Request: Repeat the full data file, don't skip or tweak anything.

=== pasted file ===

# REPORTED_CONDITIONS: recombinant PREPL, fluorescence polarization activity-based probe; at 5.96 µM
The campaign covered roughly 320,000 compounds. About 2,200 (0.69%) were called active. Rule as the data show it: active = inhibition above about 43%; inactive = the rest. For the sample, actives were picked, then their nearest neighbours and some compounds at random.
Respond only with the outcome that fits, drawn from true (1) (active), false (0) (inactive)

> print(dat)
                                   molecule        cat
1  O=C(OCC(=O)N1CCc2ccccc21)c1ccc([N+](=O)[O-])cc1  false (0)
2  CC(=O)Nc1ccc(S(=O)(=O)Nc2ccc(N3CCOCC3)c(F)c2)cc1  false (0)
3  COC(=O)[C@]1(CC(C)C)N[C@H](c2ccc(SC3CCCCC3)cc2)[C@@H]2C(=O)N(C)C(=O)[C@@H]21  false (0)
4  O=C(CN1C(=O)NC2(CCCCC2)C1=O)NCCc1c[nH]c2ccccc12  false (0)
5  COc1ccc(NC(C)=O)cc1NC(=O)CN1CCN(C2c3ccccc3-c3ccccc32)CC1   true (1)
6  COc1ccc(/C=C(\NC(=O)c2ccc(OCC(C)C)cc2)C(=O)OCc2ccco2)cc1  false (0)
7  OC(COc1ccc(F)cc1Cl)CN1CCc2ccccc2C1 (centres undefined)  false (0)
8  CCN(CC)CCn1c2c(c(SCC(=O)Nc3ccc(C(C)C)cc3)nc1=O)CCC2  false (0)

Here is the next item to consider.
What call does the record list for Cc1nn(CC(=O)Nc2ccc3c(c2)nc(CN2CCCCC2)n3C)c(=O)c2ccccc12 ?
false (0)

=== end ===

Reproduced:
# REPORTED_CONDITIONS: recombinant PREPL, fluorescence polarization activity-based probe; at 5.96 µM
The campaign covered roughly 320,000 compounds. About 2,200 (0.69%) were called active. Rule as the data show it: active = inhibition above about 43%; inactive = the rest. For the sample, actives were picked, then their nearest neighbours and some compounds at random.
Respond only with the outcome that fits, drawn from true (1) (active), false (0) (inactive)

> print(dat)
                                   molecule        cat
1  O=C(OCC(=O)N1CCc2ccccc21)c1ccc([N+](=O)[O-])cc1  false (0)
2  CC(=O)Nc1ccc(S(=O)(=O)Nc2ccc(N3CCOCC3)c(F)c2)cc1  false (0)
3  COC(=O)[C@]1(CC(C)C)N[C@H](c2ccc(SC3CCCCC3)cc2)[C@@H]2C(=O)N(C)C(=O)[C@@H]21  false (0)
4  O=C(CN1C(=O)NC2(CCCCC2)C1=O)NCCc1c[nH]c2ccccc12  false (0)
5  COc1ccc(NC(C)=O)cc1NC(=O)CN1CCN(C2c3ccccc3-c3ccccc32)CC1   true (1)
6  COc1ccc(/C=C(\NC(=O)c2ccc(OCC(C)C)cc2)C(=O)OCc2ccco2)cc1  false (0)
7  OC(COc1ccc(F)cc1Cl)CN1CCc2ccccc2C1 (centres undefined)  false (0)
8  CCN(CC)CCn1c2c(c(SCC(=O)Nc3ccc(C(C)C)cc3)nc1=O)CCC2  false (0)

Here is the next item to consider.
What call does the record list for Cc1nn(CC(=O)Nc2ccc3c(c2)nc(CN2CCCCC2)n3C)c(=O)c2ccccc12 ?
false (0)